There is not much an outdoor person can do when the temperatures are south of zero and the wind chills are lower than Anchorage. It has given me time to reflect on another cold winter.
When the blizzard of 1978 began, I was ice fishing. The barometric pressure hit an all-time low and the fish really bit well. I took some kids to wrestling matches at the Armory and was later snowed in for seven days.
I had a water pipe freeze and just about ran out of food. A brush laden ditch ran near where I was living. I used traps to catch rabbits to put meat on the table.
The ice, that winter, was better than 20 inches thick. I often took a fellow fishing that had a heart condition. I had to drill his holes and mine too.
Those were the days when we fished Monroe Reservoir and the lake offered some great bluegill fishing. One day Uncle Art Smith and I were so antsy to go that we left good judgment behind.
We parked at the back end of Moore's Creek and walked almost a mile to the mouth of the bay. As it was, we were cold with an air temperature of near zero, but when the wind came up our anticipated fun almost turned to tragedy. We had lanterns in our ice sleds to no avail. "It is so cold that these darn things won't light," said Uncle Art.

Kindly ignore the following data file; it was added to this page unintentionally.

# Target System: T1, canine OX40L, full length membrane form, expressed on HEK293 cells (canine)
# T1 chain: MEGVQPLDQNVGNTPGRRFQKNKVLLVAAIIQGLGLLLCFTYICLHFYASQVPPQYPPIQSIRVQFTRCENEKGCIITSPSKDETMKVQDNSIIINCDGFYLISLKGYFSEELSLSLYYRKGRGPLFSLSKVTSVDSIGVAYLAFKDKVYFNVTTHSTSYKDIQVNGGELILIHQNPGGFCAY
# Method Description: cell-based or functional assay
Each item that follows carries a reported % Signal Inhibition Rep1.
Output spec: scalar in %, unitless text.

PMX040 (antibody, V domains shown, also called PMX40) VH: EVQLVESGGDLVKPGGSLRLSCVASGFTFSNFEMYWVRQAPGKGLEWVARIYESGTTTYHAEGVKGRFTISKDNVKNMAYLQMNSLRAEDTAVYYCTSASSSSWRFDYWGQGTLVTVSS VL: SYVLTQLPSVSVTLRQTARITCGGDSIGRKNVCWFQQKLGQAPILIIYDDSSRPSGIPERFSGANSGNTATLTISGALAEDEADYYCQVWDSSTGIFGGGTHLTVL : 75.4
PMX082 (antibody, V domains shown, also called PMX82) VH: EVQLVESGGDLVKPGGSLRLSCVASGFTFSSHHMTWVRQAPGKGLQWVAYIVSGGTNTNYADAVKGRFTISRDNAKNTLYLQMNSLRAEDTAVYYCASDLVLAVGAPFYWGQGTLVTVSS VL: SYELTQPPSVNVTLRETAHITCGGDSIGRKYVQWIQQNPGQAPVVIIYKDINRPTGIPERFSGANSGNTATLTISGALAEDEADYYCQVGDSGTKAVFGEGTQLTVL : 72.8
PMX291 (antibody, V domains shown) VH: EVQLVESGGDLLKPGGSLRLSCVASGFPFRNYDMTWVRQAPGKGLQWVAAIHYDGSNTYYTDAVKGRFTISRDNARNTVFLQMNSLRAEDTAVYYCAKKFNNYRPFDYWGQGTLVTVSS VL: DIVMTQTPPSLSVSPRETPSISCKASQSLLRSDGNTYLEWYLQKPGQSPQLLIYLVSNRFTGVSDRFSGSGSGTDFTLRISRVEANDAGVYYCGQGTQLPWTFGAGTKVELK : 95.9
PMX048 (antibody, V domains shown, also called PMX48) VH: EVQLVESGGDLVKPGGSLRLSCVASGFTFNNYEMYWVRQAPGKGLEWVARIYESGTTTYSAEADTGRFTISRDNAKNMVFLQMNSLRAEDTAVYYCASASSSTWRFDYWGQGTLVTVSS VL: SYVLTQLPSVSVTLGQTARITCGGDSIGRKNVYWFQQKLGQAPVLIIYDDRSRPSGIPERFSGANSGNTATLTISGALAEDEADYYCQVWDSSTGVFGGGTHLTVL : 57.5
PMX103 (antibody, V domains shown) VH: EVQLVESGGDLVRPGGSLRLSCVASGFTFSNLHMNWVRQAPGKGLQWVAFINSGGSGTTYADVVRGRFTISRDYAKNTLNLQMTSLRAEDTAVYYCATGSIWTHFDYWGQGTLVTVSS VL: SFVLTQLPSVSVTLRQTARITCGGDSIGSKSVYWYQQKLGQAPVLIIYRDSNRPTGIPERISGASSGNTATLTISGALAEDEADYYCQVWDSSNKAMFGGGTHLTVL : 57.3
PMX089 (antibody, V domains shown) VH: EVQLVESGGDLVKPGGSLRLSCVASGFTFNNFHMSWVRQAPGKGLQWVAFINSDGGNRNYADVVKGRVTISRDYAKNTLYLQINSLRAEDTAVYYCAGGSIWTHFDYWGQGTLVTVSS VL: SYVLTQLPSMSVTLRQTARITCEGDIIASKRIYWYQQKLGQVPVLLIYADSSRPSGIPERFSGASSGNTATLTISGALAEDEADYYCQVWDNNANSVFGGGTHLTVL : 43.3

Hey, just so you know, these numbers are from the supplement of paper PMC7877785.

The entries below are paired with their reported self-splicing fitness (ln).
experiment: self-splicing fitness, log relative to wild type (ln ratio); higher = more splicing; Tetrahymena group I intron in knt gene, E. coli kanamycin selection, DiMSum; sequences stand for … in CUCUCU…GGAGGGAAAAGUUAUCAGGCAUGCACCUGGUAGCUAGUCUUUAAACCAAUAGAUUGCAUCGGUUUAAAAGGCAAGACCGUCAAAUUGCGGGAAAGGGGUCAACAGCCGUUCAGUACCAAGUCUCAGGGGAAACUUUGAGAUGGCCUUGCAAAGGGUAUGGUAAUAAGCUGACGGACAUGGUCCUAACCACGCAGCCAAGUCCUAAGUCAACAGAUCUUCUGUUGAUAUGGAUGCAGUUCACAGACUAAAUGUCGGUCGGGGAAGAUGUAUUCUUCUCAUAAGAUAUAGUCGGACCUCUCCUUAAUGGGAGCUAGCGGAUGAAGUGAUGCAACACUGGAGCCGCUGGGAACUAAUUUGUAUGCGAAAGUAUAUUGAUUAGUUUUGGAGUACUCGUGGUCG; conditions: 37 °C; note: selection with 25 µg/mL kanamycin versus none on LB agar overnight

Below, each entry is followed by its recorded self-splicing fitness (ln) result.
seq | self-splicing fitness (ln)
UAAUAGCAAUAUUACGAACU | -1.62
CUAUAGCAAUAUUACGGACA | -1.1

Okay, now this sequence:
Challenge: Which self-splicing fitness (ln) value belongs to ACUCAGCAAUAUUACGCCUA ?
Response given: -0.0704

The truck was too far away; frostbite was almost certain if we could not get warm. We were adjacent to a long point that ran between the Payntown and Moore's Creek bays. There we gathered dead wood and Art built a fire.
When the fire took off, I got close. Later, I noticed that my poly material snow suit's legs had scorched and split down the front. My shins were burned and blistered, but I couldn't feel it at the time because I was so cold.
When we arrived at the truck a weather report, on the radio, revealed the wind chill to be a minus 25. Had it not been for Uncle Art's skill at starting fires, the outcome might have been more serious than my burned shins.
These days, I use better judgment, but tomorrow will be just fine for ice fishing and Saturday even better for rabbit hunting. For my birthday Monday, I plan to ice fish my favorite lake in southern Indiana and visit Daughter Jourdan at IU.
I can't leave my beagle Daisy in all the time so besides putting a chemical hand warmer in the doghouse, I shoveled snow up even with the bottom edge of the roof. Snow makes good insulation.
The East Central Indiana Chapter of the Rocky Mountain Elk Foundation is holding its annual fundraising banquet Saturday evening, February 8, 2014 at the Blue Falls banquet facility in Pendleton. Reservations need to be made by Saturday. Call Rich Creason at 649-8482.
Rick Bramwell's weekly outdoors column typically runs on Thursdays.